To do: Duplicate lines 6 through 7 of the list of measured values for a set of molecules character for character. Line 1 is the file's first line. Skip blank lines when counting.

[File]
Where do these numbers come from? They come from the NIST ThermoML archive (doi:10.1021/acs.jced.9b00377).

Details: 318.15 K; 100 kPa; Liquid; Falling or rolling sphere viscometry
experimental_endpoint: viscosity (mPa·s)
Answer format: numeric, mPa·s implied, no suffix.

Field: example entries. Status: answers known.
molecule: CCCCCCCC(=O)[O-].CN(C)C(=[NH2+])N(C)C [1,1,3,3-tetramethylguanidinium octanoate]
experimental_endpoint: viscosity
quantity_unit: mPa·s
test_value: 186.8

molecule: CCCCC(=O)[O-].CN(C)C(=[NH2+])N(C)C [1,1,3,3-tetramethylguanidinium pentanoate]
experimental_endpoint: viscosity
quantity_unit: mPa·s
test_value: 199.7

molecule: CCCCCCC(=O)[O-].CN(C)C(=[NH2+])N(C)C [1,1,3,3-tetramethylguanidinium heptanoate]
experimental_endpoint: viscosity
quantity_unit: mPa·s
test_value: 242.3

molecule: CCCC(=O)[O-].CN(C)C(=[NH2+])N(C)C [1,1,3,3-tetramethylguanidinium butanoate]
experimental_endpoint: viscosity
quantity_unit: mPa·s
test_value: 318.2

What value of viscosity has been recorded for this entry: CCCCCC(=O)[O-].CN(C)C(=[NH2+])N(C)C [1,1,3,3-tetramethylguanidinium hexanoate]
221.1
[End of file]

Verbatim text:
molecule: CCCCCCCC(=O)[O-].CN(C)C(=[NH2+])N(C)C [1,1,3,3-tetramethylguanidinium octanoate]
experimental_endpoint: viscosity